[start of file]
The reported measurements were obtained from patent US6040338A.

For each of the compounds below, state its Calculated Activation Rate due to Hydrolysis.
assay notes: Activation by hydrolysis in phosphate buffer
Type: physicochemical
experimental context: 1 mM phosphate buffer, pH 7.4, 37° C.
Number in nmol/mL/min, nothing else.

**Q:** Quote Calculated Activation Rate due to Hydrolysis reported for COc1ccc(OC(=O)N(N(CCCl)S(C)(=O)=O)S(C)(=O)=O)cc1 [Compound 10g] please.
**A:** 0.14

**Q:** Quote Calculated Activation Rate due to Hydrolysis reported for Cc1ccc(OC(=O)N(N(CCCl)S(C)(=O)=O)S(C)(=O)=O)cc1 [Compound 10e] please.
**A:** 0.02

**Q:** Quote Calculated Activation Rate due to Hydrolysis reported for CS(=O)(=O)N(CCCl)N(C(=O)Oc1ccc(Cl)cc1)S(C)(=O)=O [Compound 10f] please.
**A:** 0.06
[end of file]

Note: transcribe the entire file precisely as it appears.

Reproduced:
The reported measurements were obtained from patent US6040338A.

For each of the compounds below, state its Calculated Activation Rate due to Hydrolysis.
assay notes: Activation by hydrolysis in phosphate buffer
Type: physicochemical
experimental context: 1 mM phosphate buffer, pH 7.4, 37° C.
Number in nmol/mL/min, nothing else.

**Q:** Quote Calculated Activation Rate due to Hydrolysis reported for COc1ccc(OC(=O)N(N(CCCl)S(C)(=O)=O)S(C)(=O)=O)cc1 [Compound 10g] please.
**A:** 0.14

**Q:** Quote Calculated Activation Rate due to Hydrolysis reported for Cc1ccc(OC(=O)N(N(CCCl)S(C)(=O)=O)S(C)(=O)=O)cc1 [Compound 10e] please.
**A:** 0.02

**Q:** Quote Calculated Activation Rate due to Hydrolysis reported for CS(=O)(=O)N(CCCl)N(C(=O)Oc1ccc(Cl)cc1)S(C)(=O)=O [Compound 10f] please.
**A:** 0.06